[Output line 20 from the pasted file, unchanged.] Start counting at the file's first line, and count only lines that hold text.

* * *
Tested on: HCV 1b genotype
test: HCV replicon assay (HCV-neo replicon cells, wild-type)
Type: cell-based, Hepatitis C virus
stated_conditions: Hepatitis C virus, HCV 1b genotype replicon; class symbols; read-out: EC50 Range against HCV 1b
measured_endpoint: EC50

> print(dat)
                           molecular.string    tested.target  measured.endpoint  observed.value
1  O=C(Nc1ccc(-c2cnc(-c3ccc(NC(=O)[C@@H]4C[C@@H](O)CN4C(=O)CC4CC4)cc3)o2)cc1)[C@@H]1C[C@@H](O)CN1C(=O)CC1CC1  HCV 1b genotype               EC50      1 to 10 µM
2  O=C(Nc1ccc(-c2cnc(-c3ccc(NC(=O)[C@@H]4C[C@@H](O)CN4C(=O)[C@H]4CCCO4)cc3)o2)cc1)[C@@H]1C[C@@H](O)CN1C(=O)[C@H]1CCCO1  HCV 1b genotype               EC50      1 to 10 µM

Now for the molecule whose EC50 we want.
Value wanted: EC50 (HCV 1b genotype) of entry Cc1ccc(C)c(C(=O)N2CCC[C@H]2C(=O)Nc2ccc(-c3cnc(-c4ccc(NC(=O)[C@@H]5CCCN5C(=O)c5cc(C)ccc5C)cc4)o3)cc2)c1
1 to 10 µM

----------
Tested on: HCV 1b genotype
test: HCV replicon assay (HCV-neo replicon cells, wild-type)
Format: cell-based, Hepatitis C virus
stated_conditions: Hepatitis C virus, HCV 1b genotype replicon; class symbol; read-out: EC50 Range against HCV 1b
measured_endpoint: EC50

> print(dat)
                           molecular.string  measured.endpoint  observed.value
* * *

                           molecular.string  measured.endpoint  observed.value